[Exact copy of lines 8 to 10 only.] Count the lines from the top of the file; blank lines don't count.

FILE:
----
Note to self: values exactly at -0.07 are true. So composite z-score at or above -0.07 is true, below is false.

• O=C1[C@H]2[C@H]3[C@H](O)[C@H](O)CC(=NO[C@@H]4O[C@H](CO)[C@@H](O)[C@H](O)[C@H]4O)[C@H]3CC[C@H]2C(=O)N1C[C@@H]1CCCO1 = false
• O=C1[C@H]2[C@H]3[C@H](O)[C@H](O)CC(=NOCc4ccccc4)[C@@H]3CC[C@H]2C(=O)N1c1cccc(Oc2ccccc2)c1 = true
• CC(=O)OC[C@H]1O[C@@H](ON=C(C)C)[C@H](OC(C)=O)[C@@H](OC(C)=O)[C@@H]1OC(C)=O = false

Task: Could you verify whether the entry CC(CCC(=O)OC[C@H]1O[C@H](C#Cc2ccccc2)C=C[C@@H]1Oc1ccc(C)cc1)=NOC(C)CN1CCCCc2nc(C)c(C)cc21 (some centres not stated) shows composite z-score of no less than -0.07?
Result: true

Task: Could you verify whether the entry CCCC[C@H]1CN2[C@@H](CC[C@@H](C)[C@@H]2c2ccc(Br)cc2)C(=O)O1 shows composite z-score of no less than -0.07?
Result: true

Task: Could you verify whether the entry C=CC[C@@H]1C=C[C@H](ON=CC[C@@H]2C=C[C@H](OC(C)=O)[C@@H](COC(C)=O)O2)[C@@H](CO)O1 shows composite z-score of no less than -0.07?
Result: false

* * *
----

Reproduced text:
Result: true

Task: Could you verify whether the entry C=CC[C@@H]1C=C[C@H](ON=CC[C@@H]2C=C[C@H](OC(C)=O)[C@@H](COC(C)=O)O2)[C@@H](CO)O1 shows composite z-score of no less than -0.07?
Result: false